Sometimes you’ll see a word you’re not sure of, so you look it up in a dictionary – and lo and behold, it’s missing. You may conclude it’s not a ‘real word’, or maybe not even a word at all. But this is premature. Most words that people look up but fail to find in a dictionary are words – they just don’t happen to be in that dictionary. This is especially likely with rare, obsolete, technical, slang, and very new words.
No English dictionary includes every single word – not even the Oxford English Dictionary. The OED is a historical reference work that records the English lexicon from its earliest days, but it doesn’t rush to add new and emerging usages, preferring to wait a few years to see if they become more established in the language. Nor does the OED – or any other dictionary – include every word from the many sublanguages, dialects, and specialist lingos: this would be an impossible task.
Macmillan Dictionary, by contrast, includes historical words only if they’re still in common use. And because it’s primarily a learner’s dictionary, it forgoes obsolete usages altogether. Macmillan’s focus on contemporary language means that one of its strengths is how quickly it keeps up with the changes and new additions to English vocabulary.
Take snowflake. You may have seen this word used recently in contexts that had nothing to do with cold weather, but rather in political arguments. If you wanted to know what it meant, you would find the relevant sense in Macmillan’s Open Dictionary, which is based on readers’ submissions. You’ll find more about this development, and the related phrase snowflake generation, in my recent post about modern insults.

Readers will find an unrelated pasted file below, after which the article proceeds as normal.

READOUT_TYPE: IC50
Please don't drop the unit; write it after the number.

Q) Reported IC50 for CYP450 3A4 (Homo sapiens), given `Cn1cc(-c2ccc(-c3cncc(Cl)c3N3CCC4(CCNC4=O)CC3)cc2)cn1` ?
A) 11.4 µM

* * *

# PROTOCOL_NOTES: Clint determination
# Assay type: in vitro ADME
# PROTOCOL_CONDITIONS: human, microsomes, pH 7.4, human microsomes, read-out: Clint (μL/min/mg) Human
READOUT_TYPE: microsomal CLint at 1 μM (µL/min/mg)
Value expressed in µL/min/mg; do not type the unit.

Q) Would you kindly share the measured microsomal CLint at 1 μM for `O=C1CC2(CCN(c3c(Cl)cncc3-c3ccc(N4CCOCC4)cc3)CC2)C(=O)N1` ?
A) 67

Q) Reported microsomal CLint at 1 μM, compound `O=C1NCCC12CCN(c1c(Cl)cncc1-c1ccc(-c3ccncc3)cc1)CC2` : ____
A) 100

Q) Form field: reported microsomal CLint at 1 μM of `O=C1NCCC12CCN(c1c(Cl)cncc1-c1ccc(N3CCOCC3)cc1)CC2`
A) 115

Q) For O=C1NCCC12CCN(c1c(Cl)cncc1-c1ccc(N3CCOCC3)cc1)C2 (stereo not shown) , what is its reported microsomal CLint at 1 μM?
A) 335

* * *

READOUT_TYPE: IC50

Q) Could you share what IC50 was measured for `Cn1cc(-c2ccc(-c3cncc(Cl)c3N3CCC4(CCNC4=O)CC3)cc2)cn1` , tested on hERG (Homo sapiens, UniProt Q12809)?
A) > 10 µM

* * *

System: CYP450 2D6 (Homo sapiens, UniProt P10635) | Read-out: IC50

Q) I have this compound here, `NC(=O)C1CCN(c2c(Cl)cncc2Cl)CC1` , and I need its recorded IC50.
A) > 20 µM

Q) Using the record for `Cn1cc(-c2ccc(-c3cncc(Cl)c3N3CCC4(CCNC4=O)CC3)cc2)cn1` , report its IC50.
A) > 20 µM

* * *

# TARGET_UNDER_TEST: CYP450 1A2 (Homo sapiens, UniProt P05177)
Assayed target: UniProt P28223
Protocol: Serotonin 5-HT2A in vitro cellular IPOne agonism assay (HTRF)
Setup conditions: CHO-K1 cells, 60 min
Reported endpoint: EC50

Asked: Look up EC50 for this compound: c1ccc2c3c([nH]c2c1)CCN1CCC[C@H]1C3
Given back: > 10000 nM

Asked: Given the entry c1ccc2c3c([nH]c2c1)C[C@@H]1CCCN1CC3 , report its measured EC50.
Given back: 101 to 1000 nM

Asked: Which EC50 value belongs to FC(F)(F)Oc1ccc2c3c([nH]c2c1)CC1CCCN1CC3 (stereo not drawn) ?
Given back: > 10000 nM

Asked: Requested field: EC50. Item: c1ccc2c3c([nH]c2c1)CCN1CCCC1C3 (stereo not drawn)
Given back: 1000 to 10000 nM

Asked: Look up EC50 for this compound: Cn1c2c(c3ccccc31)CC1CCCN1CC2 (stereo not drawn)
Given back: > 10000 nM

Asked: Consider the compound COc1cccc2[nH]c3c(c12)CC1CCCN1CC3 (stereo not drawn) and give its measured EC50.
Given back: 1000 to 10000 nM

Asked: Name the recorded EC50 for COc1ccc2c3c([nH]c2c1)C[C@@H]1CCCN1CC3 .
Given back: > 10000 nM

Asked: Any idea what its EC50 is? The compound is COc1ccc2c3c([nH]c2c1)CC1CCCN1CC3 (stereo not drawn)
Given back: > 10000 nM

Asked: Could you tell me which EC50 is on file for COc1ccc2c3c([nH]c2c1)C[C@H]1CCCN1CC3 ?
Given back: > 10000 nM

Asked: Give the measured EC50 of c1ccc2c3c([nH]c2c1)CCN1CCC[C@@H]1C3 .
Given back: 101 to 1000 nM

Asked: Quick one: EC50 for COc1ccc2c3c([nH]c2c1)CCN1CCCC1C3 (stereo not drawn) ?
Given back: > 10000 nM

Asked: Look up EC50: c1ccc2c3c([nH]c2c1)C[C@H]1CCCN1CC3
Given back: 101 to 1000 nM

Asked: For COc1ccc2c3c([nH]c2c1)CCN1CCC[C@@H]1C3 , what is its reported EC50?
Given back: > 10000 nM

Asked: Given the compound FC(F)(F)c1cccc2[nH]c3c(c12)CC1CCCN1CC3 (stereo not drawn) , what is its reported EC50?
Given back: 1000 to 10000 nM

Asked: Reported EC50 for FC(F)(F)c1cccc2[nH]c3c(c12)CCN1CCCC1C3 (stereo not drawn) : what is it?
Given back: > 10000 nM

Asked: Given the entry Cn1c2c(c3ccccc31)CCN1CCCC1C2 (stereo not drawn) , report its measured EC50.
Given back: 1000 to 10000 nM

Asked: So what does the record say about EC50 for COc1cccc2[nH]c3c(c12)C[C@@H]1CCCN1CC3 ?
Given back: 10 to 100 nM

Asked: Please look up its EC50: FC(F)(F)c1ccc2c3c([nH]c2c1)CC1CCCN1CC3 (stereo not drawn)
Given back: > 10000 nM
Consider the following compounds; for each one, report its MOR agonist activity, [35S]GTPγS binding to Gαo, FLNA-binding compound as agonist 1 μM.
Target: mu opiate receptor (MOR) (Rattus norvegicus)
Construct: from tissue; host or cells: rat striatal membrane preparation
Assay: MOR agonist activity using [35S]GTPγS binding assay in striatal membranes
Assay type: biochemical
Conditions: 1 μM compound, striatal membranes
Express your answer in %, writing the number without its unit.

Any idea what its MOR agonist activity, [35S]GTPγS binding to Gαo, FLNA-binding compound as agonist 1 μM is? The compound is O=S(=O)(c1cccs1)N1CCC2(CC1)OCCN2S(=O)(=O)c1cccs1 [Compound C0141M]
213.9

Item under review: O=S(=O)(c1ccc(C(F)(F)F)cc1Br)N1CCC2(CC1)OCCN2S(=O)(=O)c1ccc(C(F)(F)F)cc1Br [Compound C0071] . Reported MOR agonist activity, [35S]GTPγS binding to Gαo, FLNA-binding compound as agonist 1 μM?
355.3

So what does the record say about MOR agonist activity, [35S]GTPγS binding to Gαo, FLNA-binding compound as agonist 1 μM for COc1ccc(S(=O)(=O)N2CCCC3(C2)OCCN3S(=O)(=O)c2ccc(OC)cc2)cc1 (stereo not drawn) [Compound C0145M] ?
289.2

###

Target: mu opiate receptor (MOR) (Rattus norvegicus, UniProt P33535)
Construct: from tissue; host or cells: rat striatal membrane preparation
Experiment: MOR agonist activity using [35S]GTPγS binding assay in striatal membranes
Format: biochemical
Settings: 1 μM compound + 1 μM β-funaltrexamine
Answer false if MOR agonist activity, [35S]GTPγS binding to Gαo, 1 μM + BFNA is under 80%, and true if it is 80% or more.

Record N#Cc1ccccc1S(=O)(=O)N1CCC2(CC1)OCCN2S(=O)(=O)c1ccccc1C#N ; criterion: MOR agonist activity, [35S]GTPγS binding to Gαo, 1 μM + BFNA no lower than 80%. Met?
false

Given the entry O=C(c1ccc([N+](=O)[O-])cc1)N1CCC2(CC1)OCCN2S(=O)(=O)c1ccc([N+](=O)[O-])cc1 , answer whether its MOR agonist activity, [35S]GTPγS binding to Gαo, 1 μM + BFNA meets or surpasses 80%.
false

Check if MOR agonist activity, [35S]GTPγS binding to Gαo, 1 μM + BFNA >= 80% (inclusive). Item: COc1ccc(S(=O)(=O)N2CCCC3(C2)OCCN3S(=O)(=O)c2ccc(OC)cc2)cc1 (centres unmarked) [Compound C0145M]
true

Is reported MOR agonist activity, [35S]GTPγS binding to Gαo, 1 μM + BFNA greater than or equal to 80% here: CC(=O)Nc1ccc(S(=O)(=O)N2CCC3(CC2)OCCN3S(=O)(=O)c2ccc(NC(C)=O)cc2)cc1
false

But because it’s so new, this sense of snowflake has yet to appear in most dictionaries. Some are adopting a wait-and-see strategy – perhaps the usage will fade within a year or two. Others are probably planning to add it in their next update. The advantage of the Open Dictionary is that it serves as a holding pen for words and usages that may or may not eventually become widespread or established, in which case they’re added to the dictionary proper. This means that potentially short-lived terms – fleek, bae, Brexitophobia and company – can be covered and, if appropriate, later dropped without ceremony.
So if you look up a word and it’s not in the dictionary you checked – and assuming it’s not misspelt or nonsense, like bookmrak or ghghvufdw – then try another dictionary. For example, if it seems like slang, check Green’s Dictionary of Slang. And if you’re still at a loss, think about why the word is not listed, and this may suggest the next line of inquiry.Email this Post
Really enjoyed this post and reblogged it on ProofPerfectly.com. As a copyeditor at a marketing company, I run into non-words quite frequently, especially in material from the social media department.
We are in an argument at work… concust vs concussed. Concussed is in dictionary but concust is used in sports articles, and other places as well. So, is concust a word?
Hello Tonya and thanks for your query. I had never seen this word used and it is not very frequent, although there is a typically humorous Urban Dictionary entry for it. I would say that it is just an informal way of spelling ‘concussed’ that most people would regard as a mistake. I’d be interested to see genuine examples of use that are not just spelling mistakes, perhaps as you mention from sports journalism.